St.Petersburg Times-Seminole Casino
St. Petersburg Times
Tuesday, January 9, 2001
Hard Rock, Seminoles plan two casinos
At a ceremony featuring 500 guests and a 15-foot-long guitar sand
sculpture, officials of Hard Rock Cafe International and the Seminole
Tribe of Florida on Monday announced a $400-million plan to build
casino-hotels in Hollywood and Tampa.
The Hard Rock Cafe, which already operates a 350-room hotel-
casino in Las Vegas, believes Vegas-style gambling may one day be
available at its new Florida facilities, thanks to its partnership
with the 2,500-member Seminole Tribe.
"The Seminole Tribe has done a terrific job in Florida with its
gaming facilities," said Jim Biggar, Hard Rock Cafe's senior director
of hotels. "I think it's going to be a great partnership.
"We're hoping in the future that Class III games (Las Vegas-type
gambling) will be possible."
The tribe currently offers only small-stakes poker, high-stakes
bingo and electronic slot machines at its casinos in Hollywood,
Coconut Creek, Immokalee, Brighton and Tampa.
Gov. Jeb Bush, following the sentiment behind three failed casino
referenda, has opposed any compact allowing the Seminoles to offer
Class III games such as roulette and blackjack.
The Seminoles are betting that new rules from the U.S. Department
of Interior will allow Class III games anywhere on reservation lands,
including inside the proposed 750-room Hard Rock Cafe Hotel-casino on
U.S. 441 in Hollywood and the planned 200-room Hard Rock Cafe hotel
off Orient Road in Hillsborough County.
Hard Rock Cafe, purveyor of American cuisine and non-stop rock
music in its 105 restaurants worldwide, broke ground on the Hollywood
facility Monday morning and expects to finish the Broward and
Hillsborough projects in the last quarter of 2002.
In Hollywood, the project will include the hotel, casino, a 1,000-
seat venue for live music, a health spa, an independent restaurant, a
beach club with an extensive bar and a Hard Rock Cafe retail store.
On the Seminoles' Tampa reservation, the Sheraton Four Points
Hotel - and ultimately, the existing casino - will be demolished to
make way for the hotel, a new gambling facility, a large pool with
pool bar, a parking facility and a 24-hour restaurant.
The projects will be undertaken by the Cordish Co., a Maryland
firm responsible for much of the waterfront redevelopment in
Baltimore. The company also has specialized in casino area
redevelopment, including a $200-million retail and entertainment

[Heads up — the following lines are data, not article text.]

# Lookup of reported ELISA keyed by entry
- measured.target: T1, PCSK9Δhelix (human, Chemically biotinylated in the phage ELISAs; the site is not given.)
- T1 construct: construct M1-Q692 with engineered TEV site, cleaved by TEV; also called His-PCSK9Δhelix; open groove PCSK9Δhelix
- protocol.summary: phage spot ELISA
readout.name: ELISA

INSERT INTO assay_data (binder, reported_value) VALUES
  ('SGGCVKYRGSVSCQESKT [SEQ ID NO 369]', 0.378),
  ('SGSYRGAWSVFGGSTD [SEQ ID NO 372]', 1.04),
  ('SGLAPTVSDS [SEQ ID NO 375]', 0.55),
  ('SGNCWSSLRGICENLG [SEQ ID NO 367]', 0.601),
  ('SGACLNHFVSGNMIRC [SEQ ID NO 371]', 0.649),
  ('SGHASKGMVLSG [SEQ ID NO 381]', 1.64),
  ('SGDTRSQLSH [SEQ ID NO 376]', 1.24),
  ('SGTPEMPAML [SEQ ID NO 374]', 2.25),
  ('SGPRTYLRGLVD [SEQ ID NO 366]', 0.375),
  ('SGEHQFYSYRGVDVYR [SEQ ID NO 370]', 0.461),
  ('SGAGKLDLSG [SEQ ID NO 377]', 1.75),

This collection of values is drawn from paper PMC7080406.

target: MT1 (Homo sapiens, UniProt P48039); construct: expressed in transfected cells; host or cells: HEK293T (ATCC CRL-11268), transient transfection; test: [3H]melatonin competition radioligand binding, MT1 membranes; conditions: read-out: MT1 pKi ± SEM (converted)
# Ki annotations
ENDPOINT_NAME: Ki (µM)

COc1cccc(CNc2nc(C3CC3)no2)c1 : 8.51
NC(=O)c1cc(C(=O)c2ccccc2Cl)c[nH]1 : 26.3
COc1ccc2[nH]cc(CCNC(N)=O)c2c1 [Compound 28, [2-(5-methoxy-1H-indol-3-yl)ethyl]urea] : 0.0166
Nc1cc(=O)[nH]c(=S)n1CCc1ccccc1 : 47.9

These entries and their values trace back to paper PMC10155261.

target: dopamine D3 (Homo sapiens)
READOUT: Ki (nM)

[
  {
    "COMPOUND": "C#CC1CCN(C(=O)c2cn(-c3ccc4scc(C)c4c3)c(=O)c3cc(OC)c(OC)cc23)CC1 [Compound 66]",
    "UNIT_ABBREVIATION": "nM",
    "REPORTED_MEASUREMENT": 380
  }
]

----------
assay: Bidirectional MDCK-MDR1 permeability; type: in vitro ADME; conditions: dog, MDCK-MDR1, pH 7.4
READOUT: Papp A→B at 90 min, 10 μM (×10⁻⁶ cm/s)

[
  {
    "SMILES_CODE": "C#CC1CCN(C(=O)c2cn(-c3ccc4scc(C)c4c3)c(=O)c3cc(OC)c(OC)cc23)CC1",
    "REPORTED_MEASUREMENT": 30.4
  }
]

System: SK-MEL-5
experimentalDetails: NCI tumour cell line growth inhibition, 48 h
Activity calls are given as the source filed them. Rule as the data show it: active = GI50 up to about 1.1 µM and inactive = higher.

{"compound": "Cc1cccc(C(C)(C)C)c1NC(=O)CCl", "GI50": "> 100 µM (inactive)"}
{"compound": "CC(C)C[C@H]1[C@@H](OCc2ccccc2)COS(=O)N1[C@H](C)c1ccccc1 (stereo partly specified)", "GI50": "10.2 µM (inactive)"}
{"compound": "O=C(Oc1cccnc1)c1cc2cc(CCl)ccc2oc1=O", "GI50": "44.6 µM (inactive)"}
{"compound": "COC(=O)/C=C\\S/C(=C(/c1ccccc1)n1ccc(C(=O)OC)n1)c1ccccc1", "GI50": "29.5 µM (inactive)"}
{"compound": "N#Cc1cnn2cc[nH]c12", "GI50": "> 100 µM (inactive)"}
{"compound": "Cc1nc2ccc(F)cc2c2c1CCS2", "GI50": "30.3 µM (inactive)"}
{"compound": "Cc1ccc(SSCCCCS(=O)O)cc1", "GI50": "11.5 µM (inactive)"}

project in Atlantic City and a contract to revitalize a 32-block area
in downtown Reno, Nev.
The Hard Rock Cafe groundbreaking in Broward County on Monday took
place on a 60-acre site known until a few weeks ago as the
Candlelight Mobile Home Park. Last year, the tribe evicted about 200
permanent residents on notice ranging from 30 to 45 days.
Because Florida law normally requires a year's notice, the tribe's
eviction action brought a lawsuit seeking $5-million in damages. The
suit is still pending. In fact, Candlelight attorney Louis St.
Laurent, rebuffed at attempting to serve Seminole Chairman James
Billie previously, sent a process server to the groundbreaking to try
to serve Billie with the suit Monday.
The process server was kept out, but later managed to serve the
suit on Tribal Attorney Jim Shore, St. Laurent said.
"I think what they did to these residents - they ought to be
charged with criminal fraud," St. Laurent said Monday. "Some of these
people, the elderly and the ill, didn't really have the means to get
to another place."
Calls to tribal administrators were not returned Monday.
The tribe was less successful in forcing the owners of the
property used by the First Seminole Indian Baptist Church to sell and
make way for the Hollywood casino-hotel project. The North American
Mission Board, an arm of the Southern Baptist Convention, owns the 27-
acre church site and refused to sell, especially if the site were to
be used for gambling.
Monday evening, Mission Board officials were surprised to learn of
the Hard Rock Cafe groundbreaking, but said their stance had not
"We told the tribe the property is not for sale," said Martin
King, director of public relations for the Mission Board. "The
property is still not for sale."